Luncheonette. Darn it all, I just found the word I was looking for back in 2007 when I set a scene in a coffee shop in New York. It wasn’t a coffee shop, it was a luncheonette. In that era, you could use the term coffee shop, but a reader might picture a Greenwich Village or a North Beach San Francisco dive that served espresso to long-haired women and men in berets. In my novel Beggar of Love, I wanted to evoke elbows on the counter, ham sandwiches and steaming cups of joe.

Telling my sweetheart about this, she popped out with, “My Beautiful Luncheonette.” We laughed, because of the 1985 gay male film “My Beautiful Laundrette.” I immediately thought I could write a short story about a luncheonette, but I don’t have enough time left to write a story about every word I fall in love with, not to mention I already wrote Dusty’s Queen of Hearts Diner.

We had another laugh over the thought that, while I regret not meeting my sweetheart thirty years earlier, I really, really regret not using the word luncheonette.

If you’re a writer, you know what torment it is for that one perfect word to escape you. Working on Rainbow Gap, I needed genuine Southern slang in the worst way, because some of the characters had ancestors in Florida or Southern Georgia going back generations. For me, words are fun to research. I’ve been collecting slang for decades and have my expressions, idioms, and colloquialisms stored on hundreds of index cards, which I review when I’m stuck.

There are times when a word flashes into my mind. The other day it was “midriff.” I asked my sweetheart when she’d last used the word. It was popular, in my memory, in the 1950s. Oh, boy, I said, I can’t wait to use that word. I pictured a character with a bared, tattooed and pierced midriff. I had to ask where, exactly, did a midriff start and end? Both of us guessed at the answer. I asked our brand-new Google Home Mini for synonyms and she came up with: stomach, belly, midsection. offered: belly, gut, midsection. In my mind, it’s the band of bare flesh between a 1949 halter top and the waistband of a woman’s wide flappy shorts. Men don’t have midriffs as far as I’m concerned.

Then, I was cursed with the image of an old step van, in a dark color, adorned with the script, “The Midriff Brothers.” That got us started amusing ourselves all over again. My sweetheart wouldn’t budge from the idea of The Midriff Brothers Bakery. An old firm, they used to deliver bread and other baked goods in their step van. And the business slogan my sweetheart supplied? “Filling Midriffs for Three Hundred Years.” See why I love this woman?

My favorites are the out of favor words and phrases. A neighbor asked how I was doing and I think I had an out of body experience. I replied, “Fair to middlin’.” These things just jump out of my mouth. I had never before used that expression.

Then the neighbor, apropos of this, said, “Flibbertigibbet. Now there’s a word you don’t hear.” For the most part, this particular neighbor keeps herself to herself, another old saying meaning she’s a very private person.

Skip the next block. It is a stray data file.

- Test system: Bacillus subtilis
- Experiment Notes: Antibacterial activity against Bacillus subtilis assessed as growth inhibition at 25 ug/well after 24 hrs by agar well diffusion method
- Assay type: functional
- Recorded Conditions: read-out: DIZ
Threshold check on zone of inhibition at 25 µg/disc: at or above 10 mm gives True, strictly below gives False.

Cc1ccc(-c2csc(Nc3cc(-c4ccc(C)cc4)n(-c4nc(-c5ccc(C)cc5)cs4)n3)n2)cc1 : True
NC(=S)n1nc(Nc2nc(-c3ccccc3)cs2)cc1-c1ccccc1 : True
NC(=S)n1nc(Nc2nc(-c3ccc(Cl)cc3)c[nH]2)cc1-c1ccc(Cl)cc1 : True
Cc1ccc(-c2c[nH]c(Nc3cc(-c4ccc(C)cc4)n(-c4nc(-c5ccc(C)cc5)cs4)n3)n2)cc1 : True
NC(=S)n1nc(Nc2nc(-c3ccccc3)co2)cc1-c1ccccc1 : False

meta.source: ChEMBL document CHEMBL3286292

Speaking of herself, when you come from a heavily Irish family like I do, your “old mither” would have dinner on the table in “two shakes of a lamb’s tail.” After telling someone off, she’d say, “Put that in your pipe and smoke it.” I was a little dickens when I pulled a prank. I still describe an overly attached person as glomming onto someone or something. And I love how the word slumgullion feels in my mouth, though I don’t think I’d like the inferior stew.

Here are lesbian words I’ve admired since adolescence. Carson McCullers started Member of the Wedding with this first line: “It happened that green and crazy summer when Frankie was twelve years old.”

Willa Cather’s My Antonia took place here: “The dwelling-houses were set about haphazard on the tough prairie sod; some of them looked as if they had been moved in overnight, and others as if they were straying off by themselves, headed straight for the open plain.”

Radclyffe Hall wrote of reading: “Sir Phillip and his daughter had a new common interest; they could now discuss books and the making of books and the feel and the smell and the essence of books—a mighty bond, this, and one full of enchantment.”

And today Mary Oliver never disappoints me. These are my favorite line from “Wild Geese:”

“You do not have to be good. You do not have to walk on your knees for a hundred miles through the desert repenting. You only have to let the soft animal of your body love what it loves.”

Oliver creates miracles of words. Meanwhile, those Midriff Brothers served their goods piping hot from their bakehouse. Their customers were always tickled pink. If something burned they’d have a cow.

I regret every scrumptious word and historied phrase I’ll never get to use.

[Editor's Note: Lee Lynch is the author of over 13 books. Her latest, Rainbow Gap, is available at Bold Strokes Books. You can reach Lynch at]

Copyright 2017 Lee Lynch.